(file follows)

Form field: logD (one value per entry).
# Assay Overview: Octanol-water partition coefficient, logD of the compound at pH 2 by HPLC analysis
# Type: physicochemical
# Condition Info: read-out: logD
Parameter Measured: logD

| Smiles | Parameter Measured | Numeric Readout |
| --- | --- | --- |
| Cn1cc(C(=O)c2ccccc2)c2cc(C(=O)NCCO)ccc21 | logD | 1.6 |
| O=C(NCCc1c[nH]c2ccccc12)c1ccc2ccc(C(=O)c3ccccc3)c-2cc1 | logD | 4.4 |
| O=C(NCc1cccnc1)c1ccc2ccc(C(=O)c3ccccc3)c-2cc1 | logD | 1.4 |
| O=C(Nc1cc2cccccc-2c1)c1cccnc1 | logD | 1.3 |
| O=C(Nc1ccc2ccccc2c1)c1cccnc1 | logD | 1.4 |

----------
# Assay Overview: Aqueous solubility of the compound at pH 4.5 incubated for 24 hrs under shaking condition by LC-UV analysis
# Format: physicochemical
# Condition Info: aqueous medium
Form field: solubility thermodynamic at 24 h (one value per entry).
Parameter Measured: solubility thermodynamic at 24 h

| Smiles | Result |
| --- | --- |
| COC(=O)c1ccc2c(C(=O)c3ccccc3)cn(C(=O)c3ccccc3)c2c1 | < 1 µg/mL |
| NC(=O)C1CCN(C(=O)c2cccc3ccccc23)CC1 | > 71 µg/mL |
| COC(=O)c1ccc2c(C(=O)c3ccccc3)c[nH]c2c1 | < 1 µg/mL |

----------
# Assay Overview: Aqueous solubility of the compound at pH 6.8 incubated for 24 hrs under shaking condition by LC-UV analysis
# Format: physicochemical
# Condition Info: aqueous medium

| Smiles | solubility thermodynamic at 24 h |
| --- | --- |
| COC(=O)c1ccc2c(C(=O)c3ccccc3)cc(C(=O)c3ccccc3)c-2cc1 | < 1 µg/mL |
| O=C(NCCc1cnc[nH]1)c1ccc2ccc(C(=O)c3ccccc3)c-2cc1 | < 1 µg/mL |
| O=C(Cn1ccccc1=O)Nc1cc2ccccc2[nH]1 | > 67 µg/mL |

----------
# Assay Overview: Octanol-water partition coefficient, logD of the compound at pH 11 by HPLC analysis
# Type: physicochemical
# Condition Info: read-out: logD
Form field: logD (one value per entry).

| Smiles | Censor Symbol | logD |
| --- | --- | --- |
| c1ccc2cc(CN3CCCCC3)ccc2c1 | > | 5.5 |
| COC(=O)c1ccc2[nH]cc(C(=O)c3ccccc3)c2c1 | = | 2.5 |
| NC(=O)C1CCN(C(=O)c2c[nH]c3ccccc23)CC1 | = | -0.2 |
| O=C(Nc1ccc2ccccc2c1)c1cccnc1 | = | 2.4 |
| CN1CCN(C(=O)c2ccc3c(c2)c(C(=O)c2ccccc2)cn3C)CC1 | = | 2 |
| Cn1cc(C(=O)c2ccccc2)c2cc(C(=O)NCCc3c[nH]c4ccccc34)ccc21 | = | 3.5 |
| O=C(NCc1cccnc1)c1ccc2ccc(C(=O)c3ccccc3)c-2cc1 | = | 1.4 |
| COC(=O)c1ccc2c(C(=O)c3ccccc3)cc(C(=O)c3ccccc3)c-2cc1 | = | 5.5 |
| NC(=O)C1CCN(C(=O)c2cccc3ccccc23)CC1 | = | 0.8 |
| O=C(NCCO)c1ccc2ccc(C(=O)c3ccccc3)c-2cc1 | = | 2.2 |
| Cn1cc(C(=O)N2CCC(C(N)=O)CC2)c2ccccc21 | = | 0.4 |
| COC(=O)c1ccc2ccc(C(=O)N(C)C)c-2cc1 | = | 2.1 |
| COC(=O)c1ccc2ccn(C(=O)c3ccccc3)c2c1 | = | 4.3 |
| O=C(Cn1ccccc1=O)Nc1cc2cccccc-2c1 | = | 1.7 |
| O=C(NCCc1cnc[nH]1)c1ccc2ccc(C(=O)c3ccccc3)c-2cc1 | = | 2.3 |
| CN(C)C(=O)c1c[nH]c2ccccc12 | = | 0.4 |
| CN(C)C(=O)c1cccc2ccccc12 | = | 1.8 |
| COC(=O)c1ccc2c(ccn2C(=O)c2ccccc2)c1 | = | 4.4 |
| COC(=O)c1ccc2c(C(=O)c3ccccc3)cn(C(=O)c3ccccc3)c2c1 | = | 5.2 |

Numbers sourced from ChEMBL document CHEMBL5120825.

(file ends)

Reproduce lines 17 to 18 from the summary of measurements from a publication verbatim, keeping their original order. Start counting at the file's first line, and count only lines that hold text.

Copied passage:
Form field: solubility thermodynamic at 24 h (one value per entry).
Parameter Measured: solubility thermodynamic at 24 h